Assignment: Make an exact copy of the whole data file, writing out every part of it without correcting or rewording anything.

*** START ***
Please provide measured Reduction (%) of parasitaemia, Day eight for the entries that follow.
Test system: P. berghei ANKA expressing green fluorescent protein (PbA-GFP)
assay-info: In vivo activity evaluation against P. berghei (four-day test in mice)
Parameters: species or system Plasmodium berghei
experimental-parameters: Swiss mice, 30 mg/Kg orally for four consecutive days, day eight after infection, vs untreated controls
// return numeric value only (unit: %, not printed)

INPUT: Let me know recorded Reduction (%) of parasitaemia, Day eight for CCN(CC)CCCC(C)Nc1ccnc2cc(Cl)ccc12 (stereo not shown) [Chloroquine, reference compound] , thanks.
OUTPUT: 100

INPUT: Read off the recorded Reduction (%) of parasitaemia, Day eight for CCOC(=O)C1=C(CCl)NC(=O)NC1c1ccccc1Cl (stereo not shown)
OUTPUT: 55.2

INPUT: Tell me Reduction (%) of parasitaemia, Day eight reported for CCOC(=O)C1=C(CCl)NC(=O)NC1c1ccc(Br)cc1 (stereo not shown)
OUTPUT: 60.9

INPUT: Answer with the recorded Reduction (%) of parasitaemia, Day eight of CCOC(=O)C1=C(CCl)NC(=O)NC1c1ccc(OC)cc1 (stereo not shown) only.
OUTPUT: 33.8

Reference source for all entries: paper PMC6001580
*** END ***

Please provide measured Reduction (%) of parasitaemia, Day eight for the entries that follow.
Test system: P. berghei ANKA expressing green fluorescent protein (PbA-GFP)
assay-info: In vivo activity evaluation against P. berghei (four-day test in mice)
Parameters: species or system Plasmodium berghei
experimental-parameters: Swiss mice, 30 mg/Kg orally for four consecutive days, day eight after infection, vs untreated controls
// return numeric value only (unit: %, not printed)

INPUT: Let me know recorded Reduction (%) of parasitaemia, Day eight for CCN(CC)CCCC(C)Nc1ccnc2cc(Cl)ccc12 (stereo not shown) [Chloroquine, reference compound] , thanks.
OUTPUT: 100

INPUT: Read off the recorded Reduction (%) of parasitaemia, Day eight for CCOC(=O)C1=C(CCl)NC(=O)NC1c1ccccc1Cl (stereo not shown)
OUTPUT: 55.2

INPUT: Tell me Reduction (%) of parasitaemia, Day eight reported for CCOC(=O)C1=C(CCl)NC(=O)NC1c1ccc(Br)cc1 (stereo not shown)
OUTPUT: 60.9

INPUT: Answer with the recorded Reduction (%) of parasitaemia, Day eight of CCOC(=O)C1=C(CCl)NC(=O)NC1c1ccc(OC)cc1 (stereo not shown) only.
OUTPUT: 33.8

Reference source for all entries: paper PMC6001580